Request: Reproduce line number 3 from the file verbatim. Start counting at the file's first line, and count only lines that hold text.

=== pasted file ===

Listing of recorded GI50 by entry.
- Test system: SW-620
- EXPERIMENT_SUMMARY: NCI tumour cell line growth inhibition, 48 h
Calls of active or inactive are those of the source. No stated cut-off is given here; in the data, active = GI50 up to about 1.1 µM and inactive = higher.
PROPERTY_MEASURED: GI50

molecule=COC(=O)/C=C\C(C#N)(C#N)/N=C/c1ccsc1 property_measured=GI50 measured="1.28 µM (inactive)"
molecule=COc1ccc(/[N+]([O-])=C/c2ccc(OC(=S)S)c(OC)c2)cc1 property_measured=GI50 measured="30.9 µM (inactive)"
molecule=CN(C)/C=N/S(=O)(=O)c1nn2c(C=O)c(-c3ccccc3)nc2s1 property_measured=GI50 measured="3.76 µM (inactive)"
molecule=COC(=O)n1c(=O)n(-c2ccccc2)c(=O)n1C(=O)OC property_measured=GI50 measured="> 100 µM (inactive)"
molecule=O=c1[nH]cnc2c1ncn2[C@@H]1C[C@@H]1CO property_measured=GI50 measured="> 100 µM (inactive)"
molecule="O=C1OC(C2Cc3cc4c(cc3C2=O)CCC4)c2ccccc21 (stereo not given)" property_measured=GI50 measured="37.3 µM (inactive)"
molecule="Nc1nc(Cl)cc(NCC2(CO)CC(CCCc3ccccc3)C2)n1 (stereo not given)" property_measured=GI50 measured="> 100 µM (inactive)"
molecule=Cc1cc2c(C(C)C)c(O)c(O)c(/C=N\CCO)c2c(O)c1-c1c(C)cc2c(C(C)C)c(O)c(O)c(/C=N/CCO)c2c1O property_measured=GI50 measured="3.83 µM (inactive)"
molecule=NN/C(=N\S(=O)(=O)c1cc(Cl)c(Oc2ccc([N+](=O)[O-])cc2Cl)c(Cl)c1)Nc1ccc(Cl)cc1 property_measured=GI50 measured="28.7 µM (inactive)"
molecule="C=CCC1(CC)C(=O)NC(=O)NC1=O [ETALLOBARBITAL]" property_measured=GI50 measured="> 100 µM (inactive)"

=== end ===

- EXPERIMENT_SUMMARY: NCI tumour cell line growth inhibition, 48 h